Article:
Instagram fever: Do you travel just for likes?

Instagram fever: Do you travel just for likes?

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Do you follow the herd or are you an exclusive hipster? Instagram and Facebook influence where you spend your holidays more than you would expect

Every day it seems like our Facebook and Instagram feeds are full of pictures of our friends travelling – it turns out they may just be seeing the world for the likes you give them.

The success on our social media profiles influence if and where we travel — Shutterstock InstagramThe success on our social media profiles influences if and where we travel — Shutterstock

Social media is increasingly affecting what we do in our free time; and travelling makes for a huge part of it. A new study has revealed that many people decide if and where to travel just to gain likes from their followers, and increase their social capital.

Researchers from the University of Georgia surveyed 758 U.S citizens who decided to travel to Cuba in upcoming 1, 5 or 10 years. They selected this particular country because of its remaining inaccessibility since there still are many restrictions for visitors from the United States. This gives the place a sense of novelty, making it more interesting – as do the cigars.

The study aimed to examine how sharing “tourism experiences” on social media sites affects the way people pick their next destinations. The researchers measured a “social return” factor that was meant to describe “the amount of positive social feedback that one’s social media posts will generate,” as explained in the study.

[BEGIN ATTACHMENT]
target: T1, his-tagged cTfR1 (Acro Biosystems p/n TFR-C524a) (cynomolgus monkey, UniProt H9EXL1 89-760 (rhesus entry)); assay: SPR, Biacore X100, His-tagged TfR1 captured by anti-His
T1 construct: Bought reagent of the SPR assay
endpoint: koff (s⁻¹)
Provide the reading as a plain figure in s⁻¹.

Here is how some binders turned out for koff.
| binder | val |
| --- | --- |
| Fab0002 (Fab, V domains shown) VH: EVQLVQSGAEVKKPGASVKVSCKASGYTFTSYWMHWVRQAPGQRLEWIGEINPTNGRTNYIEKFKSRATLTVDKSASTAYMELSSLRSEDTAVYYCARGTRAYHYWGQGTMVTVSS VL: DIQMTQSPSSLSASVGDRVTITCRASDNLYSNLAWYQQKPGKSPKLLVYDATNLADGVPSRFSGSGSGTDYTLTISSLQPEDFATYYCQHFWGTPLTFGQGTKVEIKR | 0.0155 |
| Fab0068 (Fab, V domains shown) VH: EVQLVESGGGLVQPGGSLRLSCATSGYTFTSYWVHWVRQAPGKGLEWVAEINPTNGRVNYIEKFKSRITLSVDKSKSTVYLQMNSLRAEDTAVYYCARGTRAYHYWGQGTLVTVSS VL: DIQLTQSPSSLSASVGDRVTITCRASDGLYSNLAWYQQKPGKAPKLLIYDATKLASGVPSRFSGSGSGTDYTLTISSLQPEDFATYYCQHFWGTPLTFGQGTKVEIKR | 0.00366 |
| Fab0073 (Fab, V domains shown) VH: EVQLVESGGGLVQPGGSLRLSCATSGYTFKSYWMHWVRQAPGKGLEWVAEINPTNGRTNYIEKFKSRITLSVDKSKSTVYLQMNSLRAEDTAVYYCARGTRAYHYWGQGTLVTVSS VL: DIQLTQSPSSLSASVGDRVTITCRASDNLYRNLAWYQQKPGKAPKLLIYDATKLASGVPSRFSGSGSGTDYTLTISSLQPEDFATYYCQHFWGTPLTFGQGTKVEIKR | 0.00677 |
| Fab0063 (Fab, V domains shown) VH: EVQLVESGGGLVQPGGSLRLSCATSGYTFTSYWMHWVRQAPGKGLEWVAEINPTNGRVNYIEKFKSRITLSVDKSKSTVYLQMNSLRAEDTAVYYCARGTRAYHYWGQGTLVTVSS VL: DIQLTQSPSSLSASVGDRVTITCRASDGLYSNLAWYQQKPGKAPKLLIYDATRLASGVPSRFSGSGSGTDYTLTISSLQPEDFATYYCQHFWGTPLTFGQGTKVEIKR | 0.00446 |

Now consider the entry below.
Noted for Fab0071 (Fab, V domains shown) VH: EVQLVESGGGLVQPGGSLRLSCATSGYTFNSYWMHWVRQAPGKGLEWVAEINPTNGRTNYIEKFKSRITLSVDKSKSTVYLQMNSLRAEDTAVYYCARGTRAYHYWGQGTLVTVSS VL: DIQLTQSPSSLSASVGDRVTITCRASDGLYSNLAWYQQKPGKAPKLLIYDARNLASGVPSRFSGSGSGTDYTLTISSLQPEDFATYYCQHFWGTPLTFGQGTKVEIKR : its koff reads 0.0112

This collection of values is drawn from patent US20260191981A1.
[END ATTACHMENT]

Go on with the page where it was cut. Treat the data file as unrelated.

InstagramPeople can either hop on a bandwagon or decide for the exact opposite than the majority; in a hipster way — Shutterstock

Participants who cared more about the factor were more likely to visit Cuba in the next year in comparison to people who planned it in 5 or 10 years, who considered the social media outcomes far less important.  

The study also offers possible explanations based on the Bandwagon Effect and the Snob Effect, two phenomena that influence our decision making unconsciously. People might hop on the bandwagon and visit a country based on the frequency with which it pops up in their social media feeds.

The Snob Effect suggests the opposite, that some people avoid a specific destination just because it has become too popular. The snobs – or hipsters if you will – seek the places that are exclusive, out of the mainstream, that will give them a sense of prestige and improve their status in their social standing.

“Destinations with high social media potential could take advantage of the Bandwagon Effect and the Snob Effect as they wax and wane in popularity and, in turn, the resulting social value,” the researchers explained.

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